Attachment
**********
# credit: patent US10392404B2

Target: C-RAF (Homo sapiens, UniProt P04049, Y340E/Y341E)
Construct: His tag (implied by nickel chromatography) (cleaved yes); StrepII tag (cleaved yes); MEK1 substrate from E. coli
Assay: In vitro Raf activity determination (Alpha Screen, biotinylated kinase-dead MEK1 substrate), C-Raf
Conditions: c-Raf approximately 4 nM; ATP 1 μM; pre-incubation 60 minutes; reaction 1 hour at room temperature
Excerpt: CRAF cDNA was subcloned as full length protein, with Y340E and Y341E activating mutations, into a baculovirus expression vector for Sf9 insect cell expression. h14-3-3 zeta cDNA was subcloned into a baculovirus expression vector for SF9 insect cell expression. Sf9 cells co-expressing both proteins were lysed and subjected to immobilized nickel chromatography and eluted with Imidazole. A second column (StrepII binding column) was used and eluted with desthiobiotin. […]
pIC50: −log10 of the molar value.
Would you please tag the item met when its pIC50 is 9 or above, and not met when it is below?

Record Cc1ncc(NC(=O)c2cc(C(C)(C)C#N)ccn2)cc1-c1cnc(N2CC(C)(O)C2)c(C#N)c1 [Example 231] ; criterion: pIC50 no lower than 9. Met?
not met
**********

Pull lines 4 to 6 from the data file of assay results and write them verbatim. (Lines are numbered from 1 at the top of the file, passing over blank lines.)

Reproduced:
Assay: In vitro Raf activity determination (Alpha Screen, biotinylated kinase-dead MEK1 substrate), C-Raf
Conditions: c-Raf approximately 4 nM; ATP 1 μM; pre-incubation 60 minutes; reaction 1 hour at room temperature
Excerpt: CRAF cDNA was subcloned as full length protein, with Y340E and Y341E activating mutations, into a baculovirus expression vector for Sf9 insect cell expression. h14-3-3 zeta cDNA was subcloned into a baculovirus expression vector for SF9 insect cell expression. Sf9 cells co-expressing both proteins were lysed and subjected to immobilized nickel chromatography and eluted with Imidazole. A second column (StrepII binding column) was used and eluted with desthiobiotin. […]